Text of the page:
In the nineteenth and early twentieth century, India developed a potentially inclusive, contextually sensitive secular-democratic vision of collective emancipation. This vision is secular because it opposes domination within and between religions, and democratic because it fosters equality of status and political equality. Beset over the years both by extreme Right and Left, this vision has survived into the twenty-first century. But Bhargava believes that it cannot flourish unless values underpinning it are continuously scrutinized, perspicuously articulated, and forcefully defended by arguments.
In this collection of rigorously argued essays, the author offers a sustained normative argument in its favour. He tells us what precisely this morally complex vision is. Bhargava shows that our collective practices and the actions of even those who frequently oppose them, depend upon secular, liberal, and democratic values. He provides an original theory of political secularism and a new perspective on minority rights, collective memory, the relationship between liberal values and collective goals, the importance of political inclusion, and cultural and academic freedom.
This book pioneers a conceptual and normative account of Indian politics. It will interest social scientists, political theorists, historians, and philosophers. Scholars, students, teachers, and intelligent readers in both non-western and western societies must read it.
‘For more than two decades, Rajeev Bhargava has been one of the most perceptive and analytically rigorous thinkers on Indian democracy. His contribution to the Indian debate on secularism is path-breaking. This volume, containing his key essays on the subject, is testimony to the sustained intellectual work of a committed political theorist.' —Partha Chatterjee, Professor of Anthropology, Columbia University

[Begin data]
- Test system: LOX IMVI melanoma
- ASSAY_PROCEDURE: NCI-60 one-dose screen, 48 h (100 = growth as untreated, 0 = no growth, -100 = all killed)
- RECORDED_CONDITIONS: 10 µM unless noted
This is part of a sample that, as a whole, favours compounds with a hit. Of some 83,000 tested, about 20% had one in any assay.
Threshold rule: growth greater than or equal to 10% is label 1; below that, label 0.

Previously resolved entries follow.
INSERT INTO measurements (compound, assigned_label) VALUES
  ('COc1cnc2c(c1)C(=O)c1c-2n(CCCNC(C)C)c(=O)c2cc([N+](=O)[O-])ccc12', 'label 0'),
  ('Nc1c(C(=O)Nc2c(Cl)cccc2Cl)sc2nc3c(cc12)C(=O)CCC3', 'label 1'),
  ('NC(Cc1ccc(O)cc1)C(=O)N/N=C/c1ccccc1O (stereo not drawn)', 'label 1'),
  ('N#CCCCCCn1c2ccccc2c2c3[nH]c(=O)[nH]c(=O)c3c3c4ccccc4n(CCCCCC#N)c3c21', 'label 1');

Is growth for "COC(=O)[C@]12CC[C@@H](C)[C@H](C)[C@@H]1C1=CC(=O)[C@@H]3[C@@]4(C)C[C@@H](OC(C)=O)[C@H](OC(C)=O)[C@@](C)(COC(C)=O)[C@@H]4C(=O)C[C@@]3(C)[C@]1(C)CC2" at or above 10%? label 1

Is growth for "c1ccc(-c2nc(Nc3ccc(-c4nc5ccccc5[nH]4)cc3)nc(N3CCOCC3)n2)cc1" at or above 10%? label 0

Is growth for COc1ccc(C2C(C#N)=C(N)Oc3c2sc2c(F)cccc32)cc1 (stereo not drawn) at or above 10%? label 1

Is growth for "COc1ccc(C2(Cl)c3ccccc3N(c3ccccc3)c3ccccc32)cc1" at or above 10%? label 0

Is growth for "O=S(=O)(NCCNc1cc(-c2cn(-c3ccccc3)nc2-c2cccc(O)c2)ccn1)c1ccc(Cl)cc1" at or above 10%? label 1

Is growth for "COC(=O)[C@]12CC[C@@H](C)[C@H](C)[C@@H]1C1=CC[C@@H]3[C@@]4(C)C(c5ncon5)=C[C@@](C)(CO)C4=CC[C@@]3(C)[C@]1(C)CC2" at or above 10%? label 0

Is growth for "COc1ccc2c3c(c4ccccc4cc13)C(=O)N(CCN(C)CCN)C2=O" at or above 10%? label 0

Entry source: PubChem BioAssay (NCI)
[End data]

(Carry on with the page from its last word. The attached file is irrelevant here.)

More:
‘This collection of essays is the most admirable analysis of the trajectory of secularism in post-independence India, from the project of the founding fathers to the challenges posed by Hindu nationalism and the hope for rejuvenation. At the crossroads of history, philosophy, and political sociology, it deals with issues which are not relevant in India only, but topical in most of [the] societies where multiculturalism is at stake.' —Christophe Jaffrelot, Senior Research Fellow, CERI-Sciences Po/CNRS
‘Rajeev Bhargava is among the leading thinkers working today on a wide range of issues. His work is marked by a rare combination of acuteness of analysis, argumentative rigour, and exceptional clarity of presentation. The essays…display the enormous range of fundamental questions to the understanding of which his work has made a distinctive contribution— in clarifying the theoretical basis of South Asian nationalism and state institutions, the distinctiveness of Indian secularism, and its significance for the understanding of the global history of liberal democracy.' —Sudipta Kaviraj, Professor of Indian Politics and Intellectual History, Columbia University
Rajeev Bhargava Director, Centre for the Study of Developing Societies, Delhi. He is the author of Individualism in Social Science: Forms and Limits of a Methodology (Clarendon Press, 1992; Oxford University Press, 2008). His edited volumes include Secularism and Its Critics (1998) and Politics and Ethics of the Indian Constitution (2008), both by Oxford University Press.